Border Patrol officials have flown nearly 1,000 migrants from overcrowded processing centers and stations in the Rio Grande Valley to nearby Del Rio, Texas, and San Diego since last Friday, another U.S. official said Friday.

The private, contracted flights have cost between $21,000 and $65,000 each and can carry a maximum of 135 people, that official said.

Mark Bogen, the mayor of Broward County in South Florida said Friday that he was told by local law-enforcement to expect as many as 135 migrants to be flown to the area and released by the Border Patrol after their asylum claims are processed.

Mr. Bogen said Broward County doesn’t have the resources to manage such an influx and that its shelters are already crowded with homeless local residents.

“We don’t know if these are seniors or kids,” he said of the potential migrant arrivals. “We were provided one thing: the number 135.”

The CBP official said no migrants were currently being flown to Florida. “We are in preliminary planning stages,” the official said.

The Trump administration contends that the record number of adults with children presenting themselves for asylum has brought the border infrastructure to a breaking point. CBP said on Friday that the agency had averaged 4,500 apprehensions per day over the preceding week. Some 248,000 migrants travelling as families illegally entered the U.S. between October, the start of the federal fiscal year, and April—more than in any prior full year.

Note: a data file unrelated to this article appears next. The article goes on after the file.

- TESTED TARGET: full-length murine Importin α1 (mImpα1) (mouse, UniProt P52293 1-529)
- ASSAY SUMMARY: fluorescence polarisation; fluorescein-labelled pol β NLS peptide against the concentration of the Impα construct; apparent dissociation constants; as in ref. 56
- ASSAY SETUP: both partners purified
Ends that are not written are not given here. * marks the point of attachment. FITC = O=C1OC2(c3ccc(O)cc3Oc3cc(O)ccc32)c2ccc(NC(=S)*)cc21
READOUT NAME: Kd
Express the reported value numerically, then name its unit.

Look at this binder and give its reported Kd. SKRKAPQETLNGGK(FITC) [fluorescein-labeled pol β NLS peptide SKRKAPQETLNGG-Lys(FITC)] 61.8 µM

Democrats, who control the House of Representatives, have blamed President Trump for exacerbating the flood of families to the southern border by cutting aid to Central America and threatening to close the border altogether.

The White House is seeking $4.5 billion in emergency border funding from Congress along with changes to asylum laws that the Trump administration says would make it easier to detain families longer, process applications more quickly, and deter more people from making the journey to the U.S.

Democratic lawmakers have refused to fund asylum policies they consider inhumane, but indicated late Thursday that they would consider funding some of the administration’s requests, making a counteroffer that excludes funding for detention beds, a Congressional aide said.

(Reporting by Wall Street Journal)

Continue Reading

News

Trump Administration Rejects Subpoena For Tax Returns

Published

on

By

WASHINGTON (AP) — The Trump administration is missing another deadline to produce President Donald Trump’s tax returns. A top House Democrat says he expects to take the administration to court as early as next week over the matter.


Treasury Secretary Steven Mnuchin (mih-NOO’-shin) says in a letter Friday that he will not comply with the subpoena from the House Ways and Means Committee for six years of Trump’s tax returns because the request “lacks a legitimate legislative purpose.”

Mnuchin’s rejection of the subpoena had been expected. Earlier Friday, Ways and Means Committee Chairman Richard Neal had said, “We will likely proceed to court as quickly as next week.”

Democrats are seeking Trump’s tax returns under a 1924 law that directs the IRS to furnish such information to the chairs of Congress’ tax-writing committees.

Continue Reading

Popular

Copyright © 2018 News This Second